Function Order: Fi-Se-Ni-Fe
Even though it is dangerous, Jan decides to perform repeated high-risk operations to smuggle Jews out of the Warsaw ghetto and hold them in his zoo, because he cannot stand to see people being killed and mistreated. He often does this at great personal risk, sneaking them out right under the guards’ noses, and even hiding one girl (a girl he didn’t intend to take with them) under the dash of his car, at his son’s feet, because he saw how the guards assaulted her—a mere child. He makes judgments based on his perception of right and wrong, and doesn’t think his wife fully understands the emotional toil it takes on him. He says she has never been inside the ghetto, she has never seen him hand off children onto a train to go to their death, and she cannot possibly understand it, since she has not lived through it. He also objects to Lutz talking to and touching her, refusing to see it as a protective action on her part, and instead interpreting it through his own resentment and feelings (how dare he). Jan leaves her later on, to enter the danger zones and fight with the Polish resistance, getting shot, captured, and imprisoned in the process. He gets physically involved with smuggling people out, often going in person and walking them right past the guards; he thinks fast and comes up with a story when one of the guards questions his companion. Early on, he has an “instinct” about how “bad it is going to be” in Warsaw and tries to persuade his wife to take their son and leave the next day, to no avail. Jan acts under pressure and comes up with plans, but mostly goes by what he feels is right—smuggling more and more people out, and trying to convince one of his dearest friends to abandon the Jewish children and come with him, to save himself.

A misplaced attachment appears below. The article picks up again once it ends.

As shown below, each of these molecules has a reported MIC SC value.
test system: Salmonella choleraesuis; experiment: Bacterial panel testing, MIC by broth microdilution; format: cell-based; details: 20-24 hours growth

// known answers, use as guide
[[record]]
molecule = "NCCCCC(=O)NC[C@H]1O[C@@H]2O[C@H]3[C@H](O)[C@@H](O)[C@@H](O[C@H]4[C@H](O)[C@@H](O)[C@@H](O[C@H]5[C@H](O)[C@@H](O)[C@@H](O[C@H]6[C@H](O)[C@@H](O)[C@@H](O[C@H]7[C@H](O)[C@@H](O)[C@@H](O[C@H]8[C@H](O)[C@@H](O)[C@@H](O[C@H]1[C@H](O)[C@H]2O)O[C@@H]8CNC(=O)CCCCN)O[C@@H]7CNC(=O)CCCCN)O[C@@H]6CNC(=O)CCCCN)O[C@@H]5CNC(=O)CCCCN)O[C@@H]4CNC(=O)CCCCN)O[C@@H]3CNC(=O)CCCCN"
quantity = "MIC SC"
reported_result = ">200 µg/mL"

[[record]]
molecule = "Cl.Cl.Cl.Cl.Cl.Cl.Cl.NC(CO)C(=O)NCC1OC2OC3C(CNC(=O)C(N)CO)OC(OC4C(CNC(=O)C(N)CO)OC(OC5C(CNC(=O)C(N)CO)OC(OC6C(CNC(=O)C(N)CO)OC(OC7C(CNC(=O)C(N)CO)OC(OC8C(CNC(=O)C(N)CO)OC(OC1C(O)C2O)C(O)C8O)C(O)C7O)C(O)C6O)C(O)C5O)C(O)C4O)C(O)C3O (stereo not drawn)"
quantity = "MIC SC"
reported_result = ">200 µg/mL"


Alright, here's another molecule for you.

Enneagram: 6w5 sp/so
Though afraid, Jan still risks his life (and that of his family) on a moral principle to save as many people from abuse and death that he can—and he goes about cautiously at first, gaining confidence as no one catches them. He is careful in how he gets them out, in how he gets them passports, and smart in not intervening when it could get him shot or detained or questioned. Though angry about Lutz’s lust for his wife, he doesn’t approach or assert himself with him. At first, he wants his wife to flee and save herself, and he tries to convince various of his friends to do the same, but then he stays and fights for them, showing self-trust and self-reliance.